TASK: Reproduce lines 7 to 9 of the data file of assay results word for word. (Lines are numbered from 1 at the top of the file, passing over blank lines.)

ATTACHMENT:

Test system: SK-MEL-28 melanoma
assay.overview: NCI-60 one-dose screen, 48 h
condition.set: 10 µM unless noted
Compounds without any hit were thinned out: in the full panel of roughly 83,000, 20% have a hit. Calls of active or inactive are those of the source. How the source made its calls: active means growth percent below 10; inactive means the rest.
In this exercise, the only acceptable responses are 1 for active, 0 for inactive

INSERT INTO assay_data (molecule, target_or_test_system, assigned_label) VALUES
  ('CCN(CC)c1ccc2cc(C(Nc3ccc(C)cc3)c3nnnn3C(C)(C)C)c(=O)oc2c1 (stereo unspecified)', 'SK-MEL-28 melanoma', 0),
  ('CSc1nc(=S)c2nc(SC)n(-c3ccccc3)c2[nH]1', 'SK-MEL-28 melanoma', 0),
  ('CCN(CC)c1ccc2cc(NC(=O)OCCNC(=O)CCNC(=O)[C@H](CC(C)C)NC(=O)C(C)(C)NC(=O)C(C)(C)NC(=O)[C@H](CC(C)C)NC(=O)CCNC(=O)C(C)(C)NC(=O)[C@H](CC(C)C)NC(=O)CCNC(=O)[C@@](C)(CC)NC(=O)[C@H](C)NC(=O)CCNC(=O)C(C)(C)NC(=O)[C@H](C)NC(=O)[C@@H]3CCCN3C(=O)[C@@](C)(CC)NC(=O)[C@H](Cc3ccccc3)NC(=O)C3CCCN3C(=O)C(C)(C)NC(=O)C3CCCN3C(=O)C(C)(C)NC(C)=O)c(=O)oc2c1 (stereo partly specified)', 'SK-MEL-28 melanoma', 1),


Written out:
  ('CCN(CC)c1ccc2cc(C(Nc3ccc(C)cc3)c3nnnn3C(C)(C)C)c(=O)oc2c1 (stereo unspecified)', 'SK-MEL-28 melanoma', 0),
  ('CSc1nc(=S)c2nc(SC)n(-c3ccccc3)c2[nH]1', 'SK-MEL-28 melanoma', 0),
  ('CCN(CC)c1ccc2cc(NC(=O)OCCNC(=O)CCNC(=O)[C@H](CC(C)C)NC(=O)C(C)(C)NC(=O)C(C)(C)NC(=O)[C@H](CC(C)C)NC(=O)CCNC(=O)C(C)(C)NC(=O)[C@H](CC(C)C)NC(=O)CCNC(=O)[C@@](C)(CC)NC(=O)[C@H](C)NC(=O)CCNC(=O)C(C)(C)NC(=O)[C@H](C)NC(=O)[C@@H]3CCCN3C(=O)[C@@](C)(CC)NC(=O)[C@H](Cc3ccccc3)NC(=O)C3CCCN3C(=O)C(C)(C)NC(=O)C3CCCN3C(=O)C(C)(C)NC(C)=O)c(=O)oc2c1 (stereo partly specified)', 'SK-MEL-28 melanoma', 1),